Wednesday, 19 February 2014

Raspberry Pi Interface Board: Part 1

Through the meetup I organise, RaspberryPint, I received a Raspberry Pi Interface board and an I2C Port Expander Kit from Quick2Wire.  These kits are self-assembly and enable lots of cool possibilities for control of the real world and protect the Raspberry Pi in case of wrong connections which could otherwise burn out your Pi - eek.

I have written a series of blog posts about assembling and using these Quick2Wire kits.

Part 1: Assembling Quick2Wire's Raspberry Pi Interface Board
Part 2: Assembling Quick2Wire's I2C Port Expander Kit
Part 3: My first project with my expanded Pi (yet to be written)
The kit arrives in a small cardboard box with surprisingly few components inside.

After about an hour of soldering this is the finished product - not to mention a warm inner glow having put it together myself.

My soldering was a little rusty to begin with but with 136 solder joints to practice with I was pretty good by the end and went back to neaten up my first few cack-handed joints.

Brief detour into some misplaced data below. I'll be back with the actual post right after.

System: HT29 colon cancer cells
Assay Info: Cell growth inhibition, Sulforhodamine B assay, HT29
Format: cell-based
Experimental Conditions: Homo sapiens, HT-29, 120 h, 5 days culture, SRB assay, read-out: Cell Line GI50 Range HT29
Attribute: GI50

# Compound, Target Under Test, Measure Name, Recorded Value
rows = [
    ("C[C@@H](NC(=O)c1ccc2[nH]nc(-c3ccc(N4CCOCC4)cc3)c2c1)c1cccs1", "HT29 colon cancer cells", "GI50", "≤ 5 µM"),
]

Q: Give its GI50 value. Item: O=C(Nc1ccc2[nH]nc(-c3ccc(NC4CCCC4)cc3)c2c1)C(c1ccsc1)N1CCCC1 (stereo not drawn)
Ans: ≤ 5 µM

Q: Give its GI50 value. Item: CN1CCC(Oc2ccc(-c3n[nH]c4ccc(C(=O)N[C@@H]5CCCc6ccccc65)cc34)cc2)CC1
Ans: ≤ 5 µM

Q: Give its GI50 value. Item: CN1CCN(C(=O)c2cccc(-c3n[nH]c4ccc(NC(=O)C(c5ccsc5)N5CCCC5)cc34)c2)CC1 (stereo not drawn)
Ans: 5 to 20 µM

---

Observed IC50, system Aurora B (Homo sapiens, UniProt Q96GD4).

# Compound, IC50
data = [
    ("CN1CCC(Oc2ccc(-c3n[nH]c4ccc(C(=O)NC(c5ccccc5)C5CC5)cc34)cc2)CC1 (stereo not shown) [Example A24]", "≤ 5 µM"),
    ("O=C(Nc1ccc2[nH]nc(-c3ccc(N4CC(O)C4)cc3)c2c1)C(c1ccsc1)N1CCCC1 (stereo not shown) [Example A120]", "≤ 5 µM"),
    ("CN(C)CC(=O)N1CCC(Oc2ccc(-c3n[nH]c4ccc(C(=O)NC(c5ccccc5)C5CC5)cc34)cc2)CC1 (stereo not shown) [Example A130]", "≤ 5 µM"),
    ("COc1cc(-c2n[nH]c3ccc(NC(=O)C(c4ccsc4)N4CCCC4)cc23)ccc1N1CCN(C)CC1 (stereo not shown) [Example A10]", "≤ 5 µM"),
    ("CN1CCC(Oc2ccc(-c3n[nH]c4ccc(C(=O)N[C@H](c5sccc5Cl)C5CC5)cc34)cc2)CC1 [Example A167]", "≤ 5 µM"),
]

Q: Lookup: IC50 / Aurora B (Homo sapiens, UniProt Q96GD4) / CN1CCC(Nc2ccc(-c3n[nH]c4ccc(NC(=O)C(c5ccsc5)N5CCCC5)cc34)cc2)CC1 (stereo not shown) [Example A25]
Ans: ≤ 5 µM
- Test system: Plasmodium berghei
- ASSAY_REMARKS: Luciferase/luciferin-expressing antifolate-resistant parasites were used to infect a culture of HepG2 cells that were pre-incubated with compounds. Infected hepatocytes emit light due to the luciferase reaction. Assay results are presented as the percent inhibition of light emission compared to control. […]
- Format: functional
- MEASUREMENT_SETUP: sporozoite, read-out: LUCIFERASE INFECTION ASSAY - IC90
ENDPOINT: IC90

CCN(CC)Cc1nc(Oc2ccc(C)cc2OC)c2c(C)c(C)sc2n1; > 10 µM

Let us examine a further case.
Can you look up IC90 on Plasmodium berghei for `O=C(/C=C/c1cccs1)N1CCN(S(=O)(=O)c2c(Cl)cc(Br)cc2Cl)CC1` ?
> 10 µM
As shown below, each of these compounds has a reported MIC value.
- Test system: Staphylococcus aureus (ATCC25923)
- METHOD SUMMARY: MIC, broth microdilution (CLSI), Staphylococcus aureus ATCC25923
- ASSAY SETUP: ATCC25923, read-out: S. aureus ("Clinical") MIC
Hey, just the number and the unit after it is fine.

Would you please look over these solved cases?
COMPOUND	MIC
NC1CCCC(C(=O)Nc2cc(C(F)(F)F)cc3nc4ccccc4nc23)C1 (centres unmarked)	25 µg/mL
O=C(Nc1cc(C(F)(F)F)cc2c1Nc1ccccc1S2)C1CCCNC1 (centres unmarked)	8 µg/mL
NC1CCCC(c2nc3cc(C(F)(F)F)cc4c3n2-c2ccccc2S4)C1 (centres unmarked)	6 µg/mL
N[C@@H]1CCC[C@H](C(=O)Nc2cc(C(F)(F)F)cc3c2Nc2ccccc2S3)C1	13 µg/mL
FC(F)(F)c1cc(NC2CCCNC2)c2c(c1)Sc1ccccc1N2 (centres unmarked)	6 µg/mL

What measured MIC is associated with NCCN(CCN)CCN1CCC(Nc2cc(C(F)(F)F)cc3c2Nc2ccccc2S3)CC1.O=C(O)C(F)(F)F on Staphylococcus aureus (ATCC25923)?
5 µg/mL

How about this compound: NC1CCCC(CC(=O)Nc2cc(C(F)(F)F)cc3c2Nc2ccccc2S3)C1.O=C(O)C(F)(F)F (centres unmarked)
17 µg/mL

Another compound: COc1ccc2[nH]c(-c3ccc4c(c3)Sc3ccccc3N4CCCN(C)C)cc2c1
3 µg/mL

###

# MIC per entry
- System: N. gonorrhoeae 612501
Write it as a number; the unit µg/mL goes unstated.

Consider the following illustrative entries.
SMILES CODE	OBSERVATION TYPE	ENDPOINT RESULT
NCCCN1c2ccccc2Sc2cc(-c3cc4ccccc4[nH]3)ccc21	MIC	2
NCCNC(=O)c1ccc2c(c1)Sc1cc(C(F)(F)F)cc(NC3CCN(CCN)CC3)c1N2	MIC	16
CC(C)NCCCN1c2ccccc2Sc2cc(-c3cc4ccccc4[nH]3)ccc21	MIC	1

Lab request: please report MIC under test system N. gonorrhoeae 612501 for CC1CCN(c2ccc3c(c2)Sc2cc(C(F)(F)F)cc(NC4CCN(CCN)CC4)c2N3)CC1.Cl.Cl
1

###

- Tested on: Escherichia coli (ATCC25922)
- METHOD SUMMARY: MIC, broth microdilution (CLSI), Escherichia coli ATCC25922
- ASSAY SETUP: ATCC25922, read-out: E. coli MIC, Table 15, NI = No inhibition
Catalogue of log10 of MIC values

The next step was to prepare my Raspberry Pi for the initial tests provided by Quick2Wire.

I started with the standard Raspbian Operating System using the recommended Noobs system. Quick2Wire provide some supporting software packages which are installed on your Raspberry Pi following the software package installation instructions on their site.

There was one error in the instructions, here is the fix I found.
Step 3: Install Quick2Wire's public key - the given link does not work with curl. Replace
with the following:

The final step sounds optional, but do install the gpio-admin package. Then back to the test instructions. The tests of the LED and button worked first time like a solid slap on the back and validation of my soldering skills. I could not test the FTDI to USB interface as I didn't have a suitable cable, but I found one on eBay for £5 (watch this space for an update when it arrives).

Next up: Part 2 Assembling the I2C Port Expander Kit